Impermanence, and No Self.
This post is part of my Haiku series. If you haven’t already, please read my “Introduction to Haiku” post.
According to the Buddha, our resistance to the three truths of reality causes mental suffering. We believe life should be free of suffering, and when it’s not we’re dissatisfied and say: “It’s not fair.” “This shouldn’t be happening.” “Why me?” We believe that everything should stay the same. When we have all our ducks in a row, we want them to remain in alignment and not waddle away. We build ourselves around a series of assumptions on how we should or shouldn’t be. This is our ego to defend and protect. Notice when you’re fighting against the three truths of reality: dukka—suffering; anicca—impermanence; and anatta—no self. Meet your resistance with acceptance, meaning being with what is. If you notice resistance to dukka, say: “This is dukkha. Let me know this is part of life.” If you notice resistance to anicca, say: “This is anicca. Let me know the only thing permanent is impermanence.” If you notice resistance to anatta, say: “This is anatta. Let me recognize self as an ever fluctuating flow of events.”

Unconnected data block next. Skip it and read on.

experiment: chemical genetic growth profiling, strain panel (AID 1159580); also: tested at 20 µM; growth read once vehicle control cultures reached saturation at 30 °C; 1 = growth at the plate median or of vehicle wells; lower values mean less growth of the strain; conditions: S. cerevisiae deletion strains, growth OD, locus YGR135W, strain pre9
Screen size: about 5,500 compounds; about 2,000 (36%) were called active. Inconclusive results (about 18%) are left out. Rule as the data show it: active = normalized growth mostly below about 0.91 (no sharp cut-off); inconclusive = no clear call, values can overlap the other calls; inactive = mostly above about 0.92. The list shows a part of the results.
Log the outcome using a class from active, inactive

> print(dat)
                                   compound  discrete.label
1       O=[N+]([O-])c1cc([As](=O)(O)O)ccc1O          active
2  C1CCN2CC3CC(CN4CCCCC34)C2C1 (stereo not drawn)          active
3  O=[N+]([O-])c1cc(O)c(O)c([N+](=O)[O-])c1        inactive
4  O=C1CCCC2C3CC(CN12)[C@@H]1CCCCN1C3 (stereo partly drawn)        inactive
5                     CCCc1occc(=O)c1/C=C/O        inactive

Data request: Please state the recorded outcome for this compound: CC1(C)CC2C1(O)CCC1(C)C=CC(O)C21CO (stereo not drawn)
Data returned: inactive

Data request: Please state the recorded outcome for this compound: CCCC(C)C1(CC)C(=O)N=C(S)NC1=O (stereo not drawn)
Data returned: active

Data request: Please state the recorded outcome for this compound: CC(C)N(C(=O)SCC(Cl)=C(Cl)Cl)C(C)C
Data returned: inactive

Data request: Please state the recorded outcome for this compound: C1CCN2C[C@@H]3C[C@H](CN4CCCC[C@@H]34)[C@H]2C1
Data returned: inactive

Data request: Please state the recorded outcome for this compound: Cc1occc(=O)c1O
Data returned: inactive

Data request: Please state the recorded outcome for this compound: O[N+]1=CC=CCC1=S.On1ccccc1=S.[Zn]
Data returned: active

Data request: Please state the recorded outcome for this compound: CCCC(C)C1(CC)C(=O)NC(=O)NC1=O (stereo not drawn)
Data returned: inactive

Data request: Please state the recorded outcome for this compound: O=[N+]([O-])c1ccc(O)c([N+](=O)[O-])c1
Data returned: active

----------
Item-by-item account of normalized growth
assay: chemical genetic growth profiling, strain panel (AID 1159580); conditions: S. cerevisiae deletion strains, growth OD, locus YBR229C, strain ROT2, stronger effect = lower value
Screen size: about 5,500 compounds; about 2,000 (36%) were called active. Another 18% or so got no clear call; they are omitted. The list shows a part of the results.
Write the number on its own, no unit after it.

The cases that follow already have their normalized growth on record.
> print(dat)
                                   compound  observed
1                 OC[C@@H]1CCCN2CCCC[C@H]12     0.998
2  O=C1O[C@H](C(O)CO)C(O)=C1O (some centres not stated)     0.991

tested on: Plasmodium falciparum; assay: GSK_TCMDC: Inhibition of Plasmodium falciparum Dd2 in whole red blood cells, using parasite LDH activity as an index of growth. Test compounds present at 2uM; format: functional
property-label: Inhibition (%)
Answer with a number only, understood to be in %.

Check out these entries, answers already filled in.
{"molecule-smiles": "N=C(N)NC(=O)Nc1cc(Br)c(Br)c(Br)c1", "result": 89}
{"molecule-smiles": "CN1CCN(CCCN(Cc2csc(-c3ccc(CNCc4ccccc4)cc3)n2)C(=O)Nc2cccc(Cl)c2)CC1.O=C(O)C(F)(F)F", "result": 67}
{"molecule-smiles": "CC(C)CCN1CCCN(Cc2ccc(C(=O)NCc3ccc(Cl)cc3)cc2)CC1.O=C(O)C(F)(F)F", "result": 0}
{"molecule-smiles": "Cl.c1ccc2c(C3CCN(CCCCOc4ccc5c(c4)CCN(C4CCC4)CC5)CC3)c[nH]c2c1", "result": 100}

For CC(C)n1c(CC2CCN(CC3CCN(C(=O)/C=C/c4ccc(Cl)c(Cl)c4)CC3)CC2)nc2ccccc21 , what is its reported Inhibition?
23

“Dukka, anicca, anatta. The three truths of reality. Dissatisfaction, impermanence, no self.”